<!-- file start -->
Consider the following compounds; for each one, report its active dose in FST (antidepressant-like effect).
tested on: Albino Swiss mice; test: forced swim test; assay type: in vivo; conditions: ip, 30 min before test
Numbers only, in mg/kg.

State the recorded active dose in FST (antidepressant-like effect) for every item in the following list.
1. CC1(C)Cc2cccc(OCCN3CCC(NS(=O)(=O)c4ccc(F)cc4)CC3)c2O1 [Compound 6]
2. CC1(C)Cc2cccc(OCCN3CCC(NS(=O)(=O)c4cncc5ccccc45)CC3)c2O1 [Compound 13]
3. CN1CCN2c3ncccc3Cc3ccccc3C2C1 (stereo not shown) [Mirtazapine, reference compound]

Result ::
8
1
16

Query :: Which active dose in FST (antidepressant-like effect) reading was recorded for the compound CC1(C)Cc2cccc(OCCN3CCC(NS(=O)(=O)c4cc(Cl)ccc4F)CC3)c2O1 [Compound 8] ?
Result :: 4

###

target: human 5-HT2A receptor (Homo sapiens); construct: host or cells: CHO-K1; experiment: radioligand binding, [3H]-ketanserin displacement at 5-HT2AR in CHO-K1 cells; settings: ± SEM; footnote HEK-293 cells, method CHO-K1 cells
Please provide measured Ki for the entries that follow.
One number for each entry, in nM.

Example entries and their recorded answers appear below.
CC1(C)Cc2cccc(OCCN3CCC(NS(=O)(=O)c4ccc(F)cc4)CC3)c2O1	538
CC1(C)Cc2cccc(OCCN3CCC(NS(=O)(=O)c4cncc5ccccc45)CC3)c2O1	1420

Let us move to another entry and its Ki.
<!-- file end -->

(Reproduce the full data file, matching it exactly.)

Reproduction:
Consider the following compounds; for each one, report its active dose in FST (antidepressant-like effect).
tested on: Albino Swiss mice; test: forced swim test; assay type: in vivo; conditions: ip, 30 min before test
Numbers only, in mg/kg.

State the recorded active dose in FST (antidepressant-like effect) for every item in the following list.
1. CC1(C)Cc2cccc(OCCN3CCC(NS(=O)(=O)c4ccc(F)cc4)CC3)c2O1 [Compound 6]
2. CC1(C)Cc2cccc(OCCN3CCC(NS(=O)(=O)c4cncc5ccccc45)CC3)c2O1 [Compound 13]
3. CN1CCN2c3ncccc3Cc3ccccc3C2C1 (stereo not shown) [Mirtazapine, reference compound]

Result ::
8
1
16

Query :: Which active dose in FST (antidepressant-like effect) reading was recorded for the compound CC1(C)Cc2cccc(OCCN3CCC(NS(=O)(=O)c4cc(Cl)ccc4F)CC3)c2O1 [Compound 8] ?
Result :: 4

###

target: human 5-HT2A receptor (Homo sapiens); construct: host or cells: CHO-K1; experiment: radioligand binding, [3H]-ketanserin displacement at 5-HT2AR in CHO-K1 cells; settings: ± SEM; footnote HEK-293 cells, method CHO-K1 cells
Please provide measured Ki for the entries that follow.
One number for each entry, in nM.

Example entries and their recorded answers appear below.
CC1(C)Cc2cccc(OCCN3CCC(NS(=O)(=O)c4ccc(F)cc4)CC3)c2O1	538
CC1(C)Cc2cccc(OCCN3CCC(NS(=O)(=O)c4cncc5ccccc45)CC3)c2O1	1420

Let us move to another entry and its Ki.